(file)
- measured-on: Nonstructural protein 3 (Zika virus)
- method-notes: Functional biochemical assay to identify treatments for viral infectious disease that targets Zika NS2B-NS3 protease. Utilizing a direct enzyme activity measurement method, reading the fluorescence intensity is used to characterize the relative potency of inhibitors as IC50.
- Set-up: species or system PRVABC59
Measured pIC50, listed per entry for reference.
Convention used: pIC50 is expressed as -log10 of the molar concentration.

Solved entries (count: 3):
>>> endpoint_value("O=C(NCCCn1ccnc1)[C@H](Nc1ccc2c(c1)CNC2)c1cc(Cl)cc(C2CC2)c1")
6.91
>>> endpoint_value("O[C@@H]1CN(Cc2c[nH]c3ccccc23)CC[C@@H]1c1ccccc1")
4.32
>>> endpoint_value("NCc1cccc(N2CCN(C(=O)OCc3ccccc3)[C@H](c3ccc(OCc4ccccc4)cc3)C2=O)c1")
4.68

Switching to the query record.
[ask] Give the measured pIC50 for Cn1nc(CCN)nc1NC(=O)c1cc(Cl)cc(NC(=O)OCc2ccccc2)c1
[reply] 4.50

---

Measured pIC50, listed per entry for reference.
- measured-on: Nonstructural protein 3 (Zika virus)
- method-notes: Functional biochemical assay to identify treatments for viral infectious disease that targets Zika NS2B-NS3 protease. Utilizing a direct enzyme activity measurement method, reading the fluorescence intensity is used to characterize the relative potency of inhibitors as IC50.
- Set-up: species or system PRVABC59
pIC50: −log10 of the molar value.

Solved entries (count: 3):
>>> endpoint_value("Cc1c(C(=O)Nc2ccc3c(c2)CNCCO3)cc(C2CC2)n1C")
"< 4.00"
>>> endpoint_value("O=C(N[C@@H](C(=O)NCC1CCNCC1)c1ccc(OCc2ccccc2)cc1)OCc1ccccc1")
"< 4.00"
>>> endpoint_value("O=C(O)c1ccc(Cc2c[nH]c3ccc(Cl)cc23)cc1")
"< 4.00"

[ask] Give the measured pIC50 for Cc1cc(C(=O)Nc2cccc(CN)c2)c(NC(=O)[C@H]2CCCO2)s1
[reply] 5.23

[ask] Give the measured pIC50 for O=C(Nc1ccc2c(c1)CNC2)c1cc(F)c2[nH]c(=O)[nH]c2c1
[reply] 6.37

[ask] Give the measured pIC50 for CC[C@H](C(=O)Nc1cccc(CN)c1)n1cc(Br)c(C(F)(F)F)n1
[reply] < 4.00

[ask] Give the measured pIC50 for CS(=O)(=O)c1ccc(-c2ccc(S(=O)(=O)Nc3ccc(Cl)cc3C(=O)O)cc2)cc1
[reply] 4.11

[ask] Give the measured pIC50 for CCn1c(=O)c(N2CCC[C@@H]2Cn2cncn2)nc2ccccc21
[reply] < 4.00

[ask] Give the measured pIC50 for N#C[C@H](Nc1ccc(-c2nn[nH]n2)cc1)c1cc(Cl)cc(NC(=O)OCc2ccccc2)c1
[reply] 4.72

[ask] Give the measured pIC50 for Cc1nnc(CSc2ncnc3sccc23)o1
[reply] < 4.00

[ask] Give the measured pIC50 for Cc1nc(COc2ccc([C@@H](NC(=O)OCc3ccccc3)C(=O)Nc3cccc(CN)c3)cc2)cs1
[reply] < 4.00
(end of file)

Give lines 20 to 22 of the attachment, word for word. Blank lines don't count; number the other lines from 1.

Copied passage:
- Set-up: species or system PRVABC59
pIC50: −log10 of the molar value.

Solved entries (count: 3):